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Donating your embryos

Gifting the incredible gift of parenthood

Helpful tools

What is embryo donation?

Some couples who undergo IVF treatment may have remaining frozen embryos, patiently waiting to fulfill their potential. However, not every couple requires all of their embryos to complete their family. This is where the magic of embryo donation comes into play. By selflessly donating their remaining embryos, these incredible couples create an opportunity for another couple or woman to experience the incredible journey of parenthood.

Socially, it is a bit more complex than other donor treatments because donation often results in full siblings, forging an unbreakable bond between two families – the recipient's and the donor's family.

Most of the work associated with embryo donation involves preparation of donors and recipients for the key ethical issues they might have to contend with. They are:

  • minimising any potential harm to children involved
  • children having information about their genetic origins and their siblings
  • ensuring everyone is fully informed about the psychological, social and ethical issues before they go ahead, so there are no regrets or surprises later.

Regulation of embryo donation

Embryo donation requires an application to ECART. ECART has set rules around who can consider embryo donation and who can receive the donated embryo. Because of the ethical issues, embryo donation has some extra requirements beyond what is needed for sperm or egg donation. For instance;

  • The donors and recipients have joint counselling where they meet each other, and children may need to be included in counselling in a way that is appropriate to their age.
  • Recipients need to have a police check in the same way as before adoption. The donors will be able to see the police check, although the recipients’ names will be removed.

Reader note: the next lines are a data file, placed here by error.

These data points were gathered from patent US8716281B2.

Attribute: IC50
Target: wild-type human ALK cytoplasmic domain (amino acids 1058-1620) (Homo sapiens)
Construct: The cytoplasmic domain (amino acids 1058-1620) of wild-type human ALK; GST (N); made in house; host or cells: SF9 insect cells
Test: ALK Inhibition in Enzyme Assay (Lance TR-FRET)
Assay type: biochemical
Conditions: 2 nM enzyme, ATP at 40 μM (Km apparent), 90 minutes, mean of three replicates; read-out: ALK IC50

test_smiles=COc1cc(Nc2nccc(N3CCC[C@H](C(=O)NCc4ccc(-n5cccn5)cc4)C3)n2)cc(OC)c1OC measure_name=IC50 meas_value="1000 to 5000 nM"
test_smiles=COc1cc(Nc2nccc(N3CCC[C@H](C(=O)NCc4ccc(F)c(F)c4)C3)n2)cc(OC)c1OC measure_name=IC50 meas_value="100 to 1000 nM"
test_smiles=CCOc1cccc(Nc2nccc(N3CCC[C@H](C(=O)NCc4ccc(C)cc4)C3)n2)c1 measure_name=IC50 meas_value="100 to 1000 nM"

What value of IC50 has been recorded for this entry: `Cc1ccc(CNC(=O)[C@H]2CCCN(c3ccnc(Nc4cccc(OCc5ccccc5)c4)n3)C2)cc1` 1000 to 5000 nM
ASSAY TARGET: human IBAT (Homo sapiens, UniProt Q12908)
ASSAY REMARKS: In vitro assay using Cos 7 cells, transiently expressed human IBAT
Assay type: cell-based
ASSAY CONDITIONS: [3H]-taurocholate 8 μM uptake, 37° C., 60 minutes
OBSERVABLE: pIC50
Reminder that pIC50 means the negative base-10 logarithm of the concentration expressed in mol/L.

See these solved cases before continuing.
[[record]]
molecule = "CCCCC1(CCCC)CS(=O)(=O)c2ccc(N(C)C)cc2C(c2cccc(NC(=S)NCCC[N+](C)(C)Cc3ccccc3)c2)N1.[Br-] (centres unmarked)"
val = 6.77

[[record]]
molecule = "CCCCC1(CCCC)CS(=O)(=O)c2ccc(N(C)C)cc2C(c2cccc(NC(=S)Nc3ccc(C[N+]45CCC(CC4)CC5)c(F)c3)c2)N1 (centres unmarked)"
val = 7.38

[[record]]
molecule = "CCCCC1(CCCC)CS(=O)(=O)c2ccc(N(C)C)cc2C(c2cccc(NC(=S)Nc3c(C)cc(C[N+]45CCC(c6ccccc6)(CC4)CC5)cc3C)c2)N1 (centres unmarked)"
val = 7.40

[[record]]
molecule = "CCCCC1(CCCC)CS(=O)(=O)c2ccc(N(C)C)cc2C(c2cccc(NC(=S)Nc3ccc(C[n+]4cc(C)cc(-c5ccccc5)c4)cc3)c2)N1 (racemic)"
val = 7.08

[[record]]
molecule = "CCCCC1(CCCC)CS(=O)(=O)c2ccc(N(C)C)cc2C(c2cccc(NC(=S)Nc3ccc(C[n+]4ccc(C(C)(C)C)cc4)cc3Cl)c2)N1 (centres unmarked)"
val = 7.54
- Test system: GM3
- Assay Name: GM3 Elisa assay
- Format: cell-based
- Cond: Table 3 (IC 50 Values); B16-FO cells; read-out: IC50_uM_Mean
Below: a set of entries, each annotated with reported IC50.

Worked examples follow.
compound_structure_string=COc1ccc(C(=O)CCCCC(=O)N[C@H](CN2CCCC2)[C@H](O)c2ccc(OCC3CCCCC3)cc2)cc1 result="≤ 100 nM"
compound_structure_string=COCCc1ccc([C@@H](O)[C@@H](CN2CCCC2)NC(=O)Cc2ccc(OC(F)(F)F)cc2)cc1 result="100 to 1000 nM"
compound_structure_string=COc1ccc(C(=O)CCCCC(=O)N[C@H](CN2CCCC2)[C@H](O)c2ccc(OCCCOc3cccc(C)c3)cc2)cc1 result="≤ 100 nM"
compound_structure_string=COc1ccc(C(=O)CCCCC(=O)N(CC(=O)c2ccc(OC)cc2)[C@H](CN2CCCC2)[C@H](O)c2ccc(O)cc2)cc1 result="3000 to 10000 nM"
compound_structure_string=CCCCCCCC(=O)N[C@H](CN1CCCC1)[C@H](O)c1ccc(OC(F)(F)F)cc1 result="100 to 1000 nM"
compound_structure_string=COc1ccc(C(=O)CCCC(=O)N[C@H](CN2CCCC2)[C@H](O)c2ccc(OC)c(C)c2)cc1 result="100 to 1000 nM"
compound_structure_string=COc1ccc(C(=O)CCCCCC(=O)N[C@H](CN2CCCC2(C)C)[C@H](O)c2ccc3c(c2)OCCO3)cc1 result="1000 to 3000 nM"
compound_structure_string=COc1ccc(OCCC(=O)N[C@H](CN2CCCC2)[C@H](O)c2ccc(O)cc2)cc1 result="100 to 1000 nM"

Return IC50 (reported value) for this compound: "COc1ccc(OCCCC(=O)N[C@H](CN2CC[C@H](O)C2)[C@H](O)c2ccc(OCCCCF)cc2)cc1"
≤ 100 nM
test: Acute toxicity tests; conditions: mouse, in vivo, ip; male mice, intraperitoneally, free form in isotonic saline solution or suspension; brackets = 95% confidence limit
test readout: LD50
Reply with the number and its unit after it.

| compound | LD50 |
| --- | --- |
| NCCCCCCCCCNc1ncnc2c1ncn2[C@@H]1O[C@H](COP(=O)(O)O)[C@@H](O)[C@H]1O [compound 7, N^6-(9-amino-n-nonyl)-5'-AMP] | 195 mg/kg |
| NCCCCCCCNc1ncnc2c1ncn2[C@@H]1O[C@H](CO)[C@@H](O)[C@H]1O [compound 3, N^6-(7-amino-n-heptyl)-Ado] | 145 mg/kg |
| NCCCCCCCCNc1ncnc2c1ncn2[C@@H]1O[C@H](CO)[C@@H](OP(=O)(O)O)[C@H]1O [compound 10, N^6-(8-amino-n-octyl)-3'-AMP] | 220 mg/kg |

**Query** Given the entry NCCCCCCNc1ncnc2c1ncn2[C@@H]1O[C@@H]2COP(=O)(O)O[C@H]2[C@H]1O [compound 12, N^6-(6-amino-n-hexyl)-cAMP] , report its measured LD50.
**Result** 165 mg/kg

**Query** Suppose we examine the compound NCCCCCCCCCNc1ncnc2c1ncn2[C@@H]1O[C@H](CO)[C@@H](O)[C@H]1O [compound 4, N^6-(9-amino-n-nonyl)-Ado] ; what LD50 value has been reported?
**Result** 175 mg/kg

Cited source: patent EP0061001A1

• Like other types of donation, there is also screening for sexually transmissible diseases, and disclosure about the donors’ health and the health of their children.

The journey to donating your embryos

Throughout our clinics, we offer a comprehensive and supportive process helping you to donate. Here's a look into our step-by-step journey:

  • Start by contacting us to inquire about donating or receiving embryos. We're here to answer all your questions and guide you through the process.
  • Book a counselling appointment for an initial discussion. Our expert counsellors will provide valuable insights and support to help you make informed decisions.
  • As recipients, attending our education and preparation sessions is crucial. These sessions, held regularly at Orangi Tamariki Adoption Services, will equip you with essential knowledge about raising a child who is not genetically related to you.
  • Consent to a police check is an important step for both donors and recipients. Ensuring the safety and well-being of all parties involved is our top priority.
  • Our clinic will then apply to the Ministry of Justice for a copy of the police check, ensuring a thorough screening process.
  • Donors and recipients will complete a non-identifying profile, which will be forwarded to our dedicated counsellor. Rest assured, your privacy is of utmost importance to us.
  • A second counselling appointment will be scheduled to delve deeper into the issues involved and review the profiles. We're here to address any concerns and ensure a comfortable and transparent experience.
  • Donor couples will have a medical appointment with a Fertility Associates doctor. This step includes checking medical history and completing infection screening.